Title: Creation and control of mind-oriented movements
Abstract: As other core human abilities, referential communication appears a fairly straightforward phenomenon. We have language: I can say what I mean, and you can think what you heard. In fact, it has proven hard to understand this ability, as indicated by repeated failures in building artificial cognitive agents that can deal with the pervasive ambiguity of human communicative signals. Part of the problem is related to the assumption that human communicative abilities rely on coding-decoding of symbols. It has been neglected that creating and understanding those symbols requires a mechanism powerful enough for negotiating them across communicators, rapidly.
This talk will address those issues by considering the neural mechanisms that allow us to achieve this cognitive feat. The evidence has been gathered by studying manual actions, under experimental conditions designed to control the communicative aspects of those actions and their shared history across communicators. I will describe empirical evidence suggesting that the selection of communicative actions is largely independent from the operations of the language system, strongly dependent on the shared history of understanding a symbol, and supported by a computational overlap between selecting and understanding behavioural vehicles of that symbol.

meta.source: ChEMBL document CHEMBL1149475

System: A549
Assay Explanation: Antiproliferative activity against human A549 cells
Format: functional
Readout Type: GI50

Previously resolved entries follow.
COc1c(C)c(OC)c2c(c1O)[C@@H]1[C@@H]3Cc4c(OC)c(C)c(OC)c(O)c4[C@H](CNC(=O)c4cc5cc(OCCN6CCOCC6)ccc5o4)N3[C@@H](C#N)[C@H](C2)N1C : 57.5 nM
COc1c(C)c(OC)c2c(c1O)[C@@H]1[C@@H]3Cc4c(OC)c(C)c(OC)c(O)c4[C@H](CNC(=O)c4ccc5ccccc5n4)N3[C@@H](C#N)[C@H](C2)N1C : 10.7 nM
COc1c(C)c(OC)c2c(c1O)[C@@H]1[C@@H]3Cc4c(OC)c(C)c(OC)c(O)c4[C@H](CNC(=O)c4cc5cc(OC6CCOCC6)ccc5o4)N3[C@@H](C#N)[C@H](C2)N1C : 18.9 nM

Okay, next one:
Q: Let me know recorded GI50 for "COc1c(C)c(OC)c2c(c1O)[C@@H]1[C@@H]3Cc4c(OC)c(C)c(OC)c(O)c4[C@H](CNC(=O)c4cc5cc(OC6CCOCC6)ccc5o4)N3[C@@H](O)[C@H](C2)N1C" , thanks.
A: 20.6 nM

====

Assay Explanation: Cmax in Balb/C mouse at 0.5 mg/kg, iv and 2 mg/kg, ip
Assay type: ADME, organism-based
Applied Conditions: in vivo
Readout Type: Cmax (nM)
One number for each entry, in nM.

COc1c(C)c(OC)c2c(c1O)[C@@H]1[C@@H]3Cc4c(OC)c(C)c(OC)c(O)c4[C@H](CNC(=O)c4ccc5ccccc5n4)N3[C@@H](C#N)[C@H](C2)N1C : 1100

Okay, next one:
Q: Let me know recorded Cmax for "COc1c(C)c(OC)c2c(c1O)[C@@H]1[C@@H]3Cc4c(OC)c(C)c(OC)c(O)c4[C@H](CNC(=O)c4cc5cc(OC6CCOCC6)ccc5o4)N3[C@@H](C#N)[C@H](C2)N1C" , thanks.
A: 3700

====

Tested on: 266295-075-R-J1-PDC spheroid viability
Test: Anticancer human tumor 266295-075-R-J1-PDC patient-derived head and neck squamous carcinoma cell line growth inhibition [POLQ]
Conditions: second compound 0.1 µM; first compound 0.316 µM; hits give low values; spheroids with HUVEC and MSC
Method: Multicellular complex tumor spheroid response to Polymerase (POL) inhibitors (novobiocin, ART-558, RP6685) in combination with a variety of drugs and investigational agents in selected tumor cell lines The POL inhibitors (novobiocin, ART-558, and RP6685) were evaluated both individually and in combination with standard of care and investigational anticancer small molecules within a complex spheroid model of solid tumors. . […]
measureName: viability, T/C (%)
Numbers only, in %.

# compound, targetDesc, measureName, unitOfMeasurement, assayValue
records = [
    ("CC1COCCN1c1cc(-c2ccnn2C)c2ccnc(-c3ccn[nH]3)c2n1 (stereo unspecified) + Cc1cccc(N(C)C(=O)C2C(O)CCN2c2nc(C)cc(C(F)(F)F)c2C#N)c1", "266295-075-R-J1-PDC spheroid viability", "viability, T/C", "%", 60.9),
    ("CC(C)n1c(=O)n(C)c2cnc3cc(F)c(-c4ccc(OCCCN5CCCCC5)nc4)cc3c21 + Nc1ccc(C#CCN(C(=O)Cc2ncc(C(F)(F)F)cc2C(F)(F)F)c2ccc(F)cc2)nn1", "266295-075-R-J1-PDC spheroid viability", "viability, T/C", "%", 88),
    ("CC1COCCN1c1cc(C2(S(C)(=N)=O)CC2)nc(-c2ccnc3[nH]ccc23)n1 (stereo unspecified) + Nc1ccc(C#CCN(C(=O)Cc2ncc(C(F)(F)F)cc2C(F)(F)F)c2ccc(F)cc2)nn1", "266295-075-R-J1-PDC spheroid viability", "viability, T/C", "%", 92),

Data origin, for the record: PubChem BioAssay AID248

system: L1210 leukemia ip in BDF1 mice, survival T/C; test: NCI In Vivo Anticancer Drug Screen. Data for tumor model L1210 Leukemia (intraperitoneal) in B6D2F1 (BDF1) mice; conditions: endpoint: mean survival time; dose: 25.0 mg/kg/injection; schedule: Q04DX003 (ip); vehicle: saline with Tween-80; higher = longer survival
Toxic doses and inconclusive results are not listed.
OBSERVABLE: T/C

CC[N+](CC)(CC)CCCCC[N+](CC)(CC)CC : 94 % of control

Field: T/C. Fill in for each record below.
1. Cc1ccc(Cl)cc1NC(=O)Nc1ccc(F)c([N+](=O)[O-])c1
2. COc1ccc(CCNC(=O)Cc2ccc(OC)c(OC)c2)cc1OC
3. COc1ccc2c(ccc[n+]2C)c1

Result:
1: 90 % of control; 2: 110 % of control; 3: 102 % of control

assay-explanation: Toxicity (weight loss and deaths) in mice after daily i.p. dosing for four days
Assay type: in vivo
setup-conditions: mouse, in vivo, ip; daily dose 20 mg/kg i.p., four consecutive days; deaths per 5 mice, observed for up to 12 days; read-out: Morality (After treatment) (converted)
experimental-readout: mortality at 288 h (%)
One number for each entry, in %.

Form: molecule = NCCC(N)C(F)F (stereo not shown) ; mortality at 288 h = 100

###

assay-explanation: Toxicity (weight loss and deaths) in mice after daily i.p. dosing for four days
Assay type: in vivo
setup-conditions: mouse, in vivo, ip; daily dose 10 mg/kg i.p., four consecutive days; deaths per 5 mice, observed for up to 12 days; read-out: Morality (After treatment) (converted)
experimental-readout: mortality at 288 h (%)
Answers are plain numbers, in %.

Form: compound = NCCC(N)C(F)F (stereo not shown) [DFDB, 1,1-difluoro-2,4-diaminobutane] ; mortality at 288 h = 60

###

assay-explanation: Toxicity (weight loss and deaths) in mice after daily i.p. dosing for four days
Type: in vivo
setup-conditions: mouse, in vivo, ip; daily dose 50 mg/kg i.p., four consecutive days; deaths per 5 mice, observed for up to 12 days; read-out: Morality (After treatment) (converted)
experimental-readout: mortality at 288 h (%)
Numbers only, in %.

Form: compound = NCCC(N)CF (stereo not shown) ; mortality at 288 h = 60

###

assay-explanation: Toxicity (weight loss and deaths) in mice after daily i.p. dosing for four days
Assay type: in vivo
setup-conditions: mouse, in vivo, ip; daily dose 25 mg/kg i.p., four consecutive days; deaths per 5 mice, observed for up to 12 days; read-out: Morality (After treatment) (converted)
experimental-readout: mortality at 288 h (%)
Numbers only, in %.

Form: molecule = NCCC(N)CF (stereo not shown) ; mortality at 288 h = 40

Host: Rogier Mars